|Sunday||12:00 PM – 5:00 PM|
|Monday||10:00 AM – 6:00 PM|
|Tuesday||10:00 AM – 6:00 PM|
|Wednesday||10:00 AM – 6:00 PM|
|Thursday||10:00 AM – 6:00 PM|
|Friday||10:00 AM – 6:00 PM|
|Saturday||12:00 PM – 5:00 PM|
Closed on statutory holidays.
Brenda Joy Lem, Ngukkei: Family House Home
My ancestral culture includes both village culture from Toisan China and three generations of Chinese-Canadian culture. In Ngukkei: Family House Home, I document oral histories as told to me by various family members in eight silkscreen banners and two artist books. My father’s family ran a laundry like so many other Chinese families of the pioneer generation. They toiled and survived, worked long and hard, through depression, racial prejudice and isolation as the first Chinese family in Oshawa. My mother’s family has also been in Canada over 100 years. The making of Ngukkei is a part of my own struggle to survive and resist. Family stories of survival can become tools for our own survival.
Dohee Miller, Time Machine
I learned the ancient art of Oriental brush painting in Korea. When I immigrated to Canada in 1988, I was fascinated with European art history and the works of the Old Masters. These new experiences inspired the work in this exhibition.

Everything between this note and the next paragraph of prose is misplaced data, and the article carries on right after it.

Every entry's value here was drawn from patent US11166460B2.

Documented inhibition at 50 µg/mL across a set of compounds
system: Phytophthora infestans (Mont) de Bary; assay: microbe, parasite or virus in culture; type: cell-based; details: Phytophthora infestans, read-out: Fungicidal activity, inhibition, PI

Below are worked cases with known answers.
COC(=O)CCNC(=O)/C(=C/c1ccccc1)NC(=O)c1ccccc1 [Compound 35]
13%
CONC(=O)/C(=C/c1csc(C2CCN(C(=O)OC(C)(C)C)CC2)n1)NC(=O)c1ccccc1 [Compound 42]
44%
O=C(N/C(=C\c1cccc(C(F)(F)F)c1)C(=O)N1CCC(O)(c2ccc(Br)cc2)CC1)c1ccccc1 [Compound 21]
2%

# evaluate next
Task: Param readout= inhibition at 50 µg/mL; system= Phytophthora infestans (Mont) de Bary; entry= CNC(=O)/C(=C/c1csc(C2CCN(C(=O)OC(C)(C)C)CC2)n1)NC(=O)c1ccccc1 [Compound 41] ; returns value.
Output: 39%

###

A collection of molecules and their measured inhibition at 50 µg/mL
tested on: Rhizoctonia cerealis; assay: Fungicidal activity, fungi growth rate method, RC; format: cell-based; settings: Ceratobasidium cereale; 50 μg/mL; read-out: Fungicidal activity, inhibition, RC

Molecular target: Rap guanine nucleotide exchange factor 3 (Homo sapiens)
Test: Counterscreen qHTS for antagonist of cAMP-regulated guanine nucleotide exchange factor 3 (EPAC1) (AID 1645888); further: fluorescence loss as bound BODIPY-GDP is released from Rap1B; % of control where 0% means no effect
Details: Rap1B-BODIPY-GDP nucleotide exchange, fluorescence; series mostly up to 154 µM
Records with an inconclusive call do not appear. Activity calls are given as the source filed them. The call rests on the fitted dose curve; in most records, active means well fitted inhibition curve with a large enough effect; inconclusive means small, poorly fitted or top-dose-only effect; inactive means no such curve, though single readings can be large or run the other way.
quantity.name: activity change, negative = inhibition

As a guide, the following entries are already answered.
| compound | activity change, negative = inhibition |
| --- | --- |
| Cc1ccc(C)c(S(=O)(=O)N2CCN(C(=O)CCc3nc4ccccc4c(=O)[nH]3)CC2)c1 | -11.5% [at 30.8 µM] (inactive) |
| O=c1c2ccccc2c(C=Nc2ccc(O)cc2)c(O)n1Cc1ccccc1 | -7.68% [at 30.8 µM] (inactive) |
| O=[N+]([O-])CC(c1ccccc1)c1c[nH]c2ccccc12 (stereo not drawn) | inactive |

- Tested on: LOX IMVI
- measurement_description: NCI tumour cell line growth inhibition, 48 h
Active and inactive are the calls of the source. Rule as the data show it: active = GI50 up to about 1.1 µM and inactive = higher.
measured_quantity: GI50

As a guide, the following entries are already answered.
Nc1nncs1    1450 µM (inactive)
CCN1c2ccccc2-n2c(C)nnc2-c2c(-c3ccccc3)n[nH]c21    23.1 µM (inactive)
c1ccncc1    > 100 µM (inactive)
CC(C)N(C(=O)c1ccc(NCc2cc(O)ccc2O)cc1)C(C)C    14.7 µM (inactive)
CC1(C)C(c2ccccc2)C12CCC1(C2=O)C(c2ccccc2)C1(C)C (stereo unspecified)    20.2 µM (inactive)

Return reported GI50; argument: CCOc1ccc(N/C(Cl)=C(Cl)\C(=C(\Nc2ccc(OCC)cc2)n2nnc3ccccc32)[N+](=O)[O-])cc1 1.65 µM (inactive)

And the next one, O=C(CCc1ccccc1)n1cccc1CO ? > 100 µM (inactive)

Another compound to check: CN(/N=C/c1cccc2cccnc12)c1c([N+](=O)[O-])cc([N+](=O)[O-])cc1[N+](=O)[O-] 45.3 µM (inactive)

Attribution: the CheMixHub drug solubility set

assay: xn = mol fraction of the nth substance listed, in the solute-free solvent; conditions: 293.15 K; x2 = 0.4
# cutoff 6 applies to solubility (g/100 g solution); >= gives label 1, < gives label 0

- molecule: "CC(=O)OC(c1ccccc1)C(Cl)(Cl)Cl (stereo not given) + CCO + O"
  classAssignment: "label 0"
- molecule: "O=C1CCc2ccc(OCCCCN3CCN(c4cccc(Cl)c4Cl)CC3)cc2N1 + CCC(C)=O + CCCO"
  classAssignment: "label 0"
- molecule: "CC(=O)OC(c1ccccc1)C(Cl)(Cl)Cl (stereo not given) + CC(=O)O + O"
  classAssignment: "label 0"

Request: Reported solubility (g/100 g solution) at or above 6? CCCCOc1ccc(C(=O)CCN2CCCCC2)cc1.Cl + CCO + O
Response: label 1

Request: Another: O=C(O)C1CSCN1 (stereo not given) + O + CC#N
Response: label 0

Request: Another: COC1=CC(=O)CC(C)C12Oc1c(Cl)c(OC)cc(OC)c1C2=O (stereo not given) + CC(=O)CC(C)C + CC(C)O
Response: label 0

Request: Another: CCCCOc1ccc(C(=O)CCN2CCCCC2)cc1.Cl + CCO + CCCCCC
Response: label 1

In my work I paint myself into Master paintings. I use a realistic approach combined with a surreal and dreamy intent to encourage the viewer to join me on a journey into the past to interact with the characters of the 15th to 17th century period. The viewer can thus have a light-hearted experience, enjoying the humour and wit of the imagination and this form of escapism.
bryan mulvill, World Tea Party
bryan mulvill, a photographer, ink brush painter and videographer has been holding tea parties around the world for over ten years, spreading his expertise and passion in the art of tea growing, preparing, serving and drinking, and encouraging inter-cultural connection and understanding.
He will install a fully functional Living Asian Heritage Tea Room at the RAG during Asian Heritage Month. In addition, archival evidence of the cult of social tea drinking in Richmond past and present will be on display. During the exhibition, he will not only act as the tea room butler, but will also photograph guests at tea, thus creating a living archive.